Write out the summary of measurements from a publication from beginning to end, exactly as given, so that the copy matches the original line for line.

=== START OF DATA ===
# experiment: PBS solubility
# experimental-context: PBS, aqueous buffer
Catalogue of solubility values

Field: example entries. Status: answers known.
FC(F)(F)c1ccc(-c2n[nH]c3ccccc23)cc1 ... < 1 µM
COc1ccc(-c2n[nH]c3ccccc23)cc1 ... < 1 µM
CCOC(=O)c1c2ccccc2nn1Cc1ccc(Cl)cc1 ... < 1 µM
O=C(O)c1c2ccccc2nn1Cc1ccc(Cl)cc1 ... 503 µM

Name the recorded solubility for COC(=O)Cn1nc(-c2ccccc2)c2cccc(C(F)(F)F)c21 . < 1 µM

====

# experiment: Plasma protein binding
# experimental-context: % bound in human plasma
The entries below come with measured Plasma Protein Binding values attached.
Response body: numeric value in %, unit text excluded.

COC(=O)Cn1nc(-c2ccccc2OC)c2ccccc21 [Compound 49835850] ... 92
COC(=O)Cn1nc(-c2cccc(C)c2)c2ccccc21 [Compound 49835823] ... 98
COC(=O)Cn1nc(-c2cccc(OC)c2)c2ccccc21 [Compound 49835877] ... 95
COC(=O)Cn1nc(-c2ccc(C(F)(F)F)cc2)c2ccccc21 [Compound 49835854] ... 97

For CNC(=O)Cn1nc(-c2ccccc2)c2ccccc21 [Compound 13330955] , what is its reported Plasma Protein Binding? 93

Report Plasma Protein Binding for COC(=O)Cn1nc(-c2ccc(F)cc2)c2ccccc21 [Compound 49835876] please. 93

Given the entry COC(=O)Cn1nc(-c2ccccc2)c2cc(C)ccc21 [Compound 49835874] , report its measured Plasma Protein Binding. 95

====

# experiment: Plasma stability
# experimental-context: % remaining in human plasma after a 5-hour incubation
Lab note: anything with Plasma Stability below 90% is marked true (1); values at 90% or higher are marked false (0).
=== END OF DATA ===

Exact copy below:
# experiment: PBS solubility
# experimental-context: PBS, aqueous buffer
Catalogue of solubility values

Field: example entries. Status: answers known.
FC(F)(F)c1ccc(-c2n[nH]c3ccccc23)cc1 ... < 1 µM
COc1ccc(-c2n[nH]c3ccccc23)cc1 ... < 1 µM
CCOC(=O)c1c2ccccc2nn1Cc1ccc(Cl)cc1 ... < 1 µM
O=C(O)c1c2ccccc2nn1Cc1ccc(Cl)cc1 ... 503 µM

Name the recorded solubility for COC(=O)Cn1nc(-c2ccccc2)c2cccc(C(F)(F)F)c21 . < 1 µM

====

# experiment: Plasma protein binding
# experimental-context: % bound in human plasma
The entries below come with measured Plasma Protein Binding values attached.
Response body: numeric value in %, unit text excluded.

COC(=O)Cn1nc(-c2ccccc2OC)c2ccccc21 [Compound 49835850] ... 92
COC(=O)Cn1nc(-c2cccc(C)c2)c2ccccc21 [Compound 49835823] ... 98
COC(=O)Cn1nc(-c2cccc(OC)c2)c2ccccc21 [Compound 49835877] ... 95
COC(=O)Cn1nc(-c2ccc(C(F)(F)F)cc2)c2ccccc21 [Compound 49835854] ... 97

For CNC(=O)Cn1nc(-c2ccccc2)c2ccccc21 [Compound 13330955] , what is its reported Plasma Protein Binding? 93

Report Plasma Protein Binding for COC(=O)Cn1nc(-c2ccc(F)cc2)c2ccccc21 [Compound 49835876] please. 93

Given the entry COC(=O)Cn1nc(-c2ccccc2)c2cc(C)ccc21 [Compound 49835874] , report its measured Plasma Protein Binding. 95

====

# experiment: Plasma stability
# experimental-context: % remaining in human plasma after a 5-hour incubation
Lab note: anything with Plasma Stability below 90% is marked true (1); values at 90% or higher are marked false (0).